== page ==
Mandy Branham [00:20:40] Excellent. Yeah. So five thousand is my new zero. Typically for a duplex that will increase, that reserve fund will increase based on the size of the property based on the amount of rents like the monthly rental rate and depends on if we are, you know, post refinance or during renovation costs, OK. So we have a minimum reserve fund that we just never dropped below. So, you know, let’s just say we’re writing at five and I, you know, I also don’t pay cash flow monthly. It doesn’t mean that we’re not accumulating cash flow monthly in our five thousand is now six and it’s now seven and it’s now eight. And it’s now it’s nine. It’s 10. What if we have a thousand dollar fridge that needs to be repaired? We can just take it out of our cash flow and pay for it, and nobody has to do a cash call if there happens to be a cash call for a tenant turnover. Let’s say that we’ve owned the property for three years and a tenant chooses to leave, and we know that the rents are going to go from a thousand to fifteen hundred K, but that tenant turnover is going to be $15000, probably not inappropriate. We’re increasing the rent quite significantly. We would each have to pay seventy five hundred dollars, so we’re actually in it for 50 percent of the profit and 50 percent of potential any losses or expenses that come along the way, the only costs that are not split. And again, this is something that’s very clearly. To fight in the joint venture agreement when I do it, my original pro forma and I asked my JV partners for Look at this. Four hundred thousand dollar duplex one two three Main Street. And you need eighty thousand dollars for closing costs for down payment and $50000 for renovations. Cool. $50000 for renovations. If we get in there and the roof, we didn’t know that the roof needed to be done and the sewer line backed up and three more tenants left in the renovations just, you know, like, went up and up and up. Anything over that fifty thousand dollars is split costs because they were there, not initial renovations. They would have been unforeseen maintenance and repair and maintenance and repair is split 50 50. Got it

Dave Dubeau [00:22:59] made sense. All right. Very, very cool. Now what about an escape clause? Like, if you’re two years into a five year deal and your JV partner goes through a divorce and just has to liquidate? Is that contemplated in your JB agreements as well? Yeah.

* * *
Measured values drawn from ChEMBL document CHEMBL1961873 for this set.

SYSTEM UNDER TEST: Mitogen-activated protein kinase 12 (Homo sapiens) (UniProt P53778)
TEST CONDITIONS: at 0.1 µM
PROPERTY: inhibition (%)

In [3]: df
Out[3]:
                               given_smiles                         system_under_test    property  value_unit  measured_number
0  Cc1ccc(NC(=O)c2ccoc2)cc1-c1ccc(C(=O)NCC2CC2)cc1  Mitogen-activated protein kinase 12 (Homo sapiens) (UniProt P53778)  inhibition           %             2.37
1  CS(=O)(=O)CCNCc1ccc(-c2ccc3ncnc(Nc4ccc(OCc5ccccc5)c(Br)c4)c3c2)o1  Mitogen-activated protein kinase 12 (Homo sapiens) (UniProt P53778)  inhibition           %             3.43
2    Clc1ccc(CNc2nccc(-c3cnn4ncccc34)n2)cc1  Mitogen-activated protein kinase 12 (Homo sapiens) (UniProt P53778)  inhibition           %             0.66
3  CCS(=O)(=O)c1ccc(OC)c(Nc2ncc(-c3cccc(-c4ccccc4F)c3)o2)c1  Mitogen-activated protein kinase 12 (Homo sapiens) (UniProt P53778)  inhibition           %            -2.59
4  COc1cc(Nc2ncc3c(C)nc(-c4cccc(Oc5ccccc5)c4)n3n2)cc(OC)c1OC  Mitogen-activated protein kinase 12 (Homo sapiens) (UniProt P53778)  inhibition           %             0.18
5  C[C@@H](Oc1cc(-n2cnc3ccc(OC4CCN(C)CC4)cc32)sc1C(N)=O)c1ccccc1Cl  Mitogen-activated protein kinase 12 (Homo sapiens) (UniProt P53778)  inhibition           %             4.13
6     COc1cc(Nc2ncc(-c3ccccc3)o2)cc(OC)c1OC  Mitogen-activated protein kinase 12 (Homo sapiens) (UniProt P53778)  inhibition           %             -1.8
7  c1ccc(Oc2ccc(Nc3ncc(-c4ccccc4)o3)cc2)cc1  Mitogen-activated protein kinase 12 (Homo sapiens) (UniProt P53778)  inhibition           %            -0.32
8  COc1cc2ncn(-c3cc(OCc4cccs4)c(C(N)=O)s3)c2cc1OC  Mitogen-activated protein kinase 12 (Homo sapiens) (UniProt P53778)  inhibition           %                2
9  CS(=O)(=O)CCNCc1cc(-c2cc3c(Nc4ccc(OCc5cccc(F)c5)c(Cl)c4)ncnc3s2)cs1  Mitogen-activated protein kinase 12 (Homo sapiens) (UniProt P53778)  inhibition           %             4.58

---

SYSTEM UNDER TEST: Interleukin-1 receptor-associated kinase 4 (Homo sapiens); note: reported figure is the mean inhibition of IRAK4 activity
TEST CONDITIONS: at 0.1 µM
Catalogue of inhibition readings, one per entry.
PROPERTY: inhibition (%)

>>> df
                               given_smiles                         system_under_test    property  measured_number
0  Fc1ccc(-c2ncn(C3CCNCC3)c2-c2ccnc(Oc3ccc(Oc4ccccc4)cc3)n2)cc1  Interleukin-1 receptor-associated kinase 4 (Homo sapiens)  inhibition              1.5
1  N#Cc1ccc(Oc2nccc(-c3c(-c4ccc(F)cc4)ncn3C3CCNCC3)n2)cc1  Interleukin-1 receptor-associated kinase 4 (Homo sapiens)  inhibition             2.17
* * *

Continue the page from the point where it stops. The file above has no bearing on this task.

Mandy Branham [00:23:17] You know, Dave, you manage assets, you manage tenants. And, you know, if somebody doesn’t want to be in the agreement, I don’t want to be in the agreement if they don’t want to be in the agreement. Right. And, you know, unless we’re in a negative situation and I have been in a negative situation where the partner had gotten in over his head cove, it had happened. Delays because of COVID had happened. Like, you could just tell this. I think the guy’s wife had lost, just like he was just a overthink or whatever. I said we should really hold on to this asset. This was like October of 2020. And if we just would have held on to it until spring of 2021, we would have made an extra fifty to eighty thousand dollars. Who knows, right now we need to sell. So I don’t want to be in a joint venture with somebody who doesn’t want to be in. So yes, there’s clauses in here that would say, I need to take you to mitigation or we going to go through this and I can buy you out. You can buy me. And I was like, You know what? I don’t want to argue with somebody. I don’t want to be in a relationship that nobody that you don’t want to be in, either. And so we sold the asset. We are at a loss of fourteen thousand dollars in 2020, which meant that he got all of his money back for renovation down payment, except for $7000. And I’d actually, at that point invested some of my own money. And so I got all but $7000 back and I’m talking to a T. There was a last water bill that came in and I sent him 50 percent of the water bill. Like, we split everything on that property, 50 50 at a loss. I do not want to be in an agreement, so I always say that there’s relationship on one side and a joint venture agreement on the other. And we need to have a relationship to enter into with that know, like and trust. And we need to have an agreement because gosh darn it, my lawyer, my accountant still tells me I need to have an agreement. But we like to stay here a little bit of back and forth a text to be able to say this is a shitty situation, but how are we going to work through it together? And so we have the agreement to know that we can say, Well, you know, you are on the line for half of the expenses. Mandy and I say, well and you’re on the line like, you know,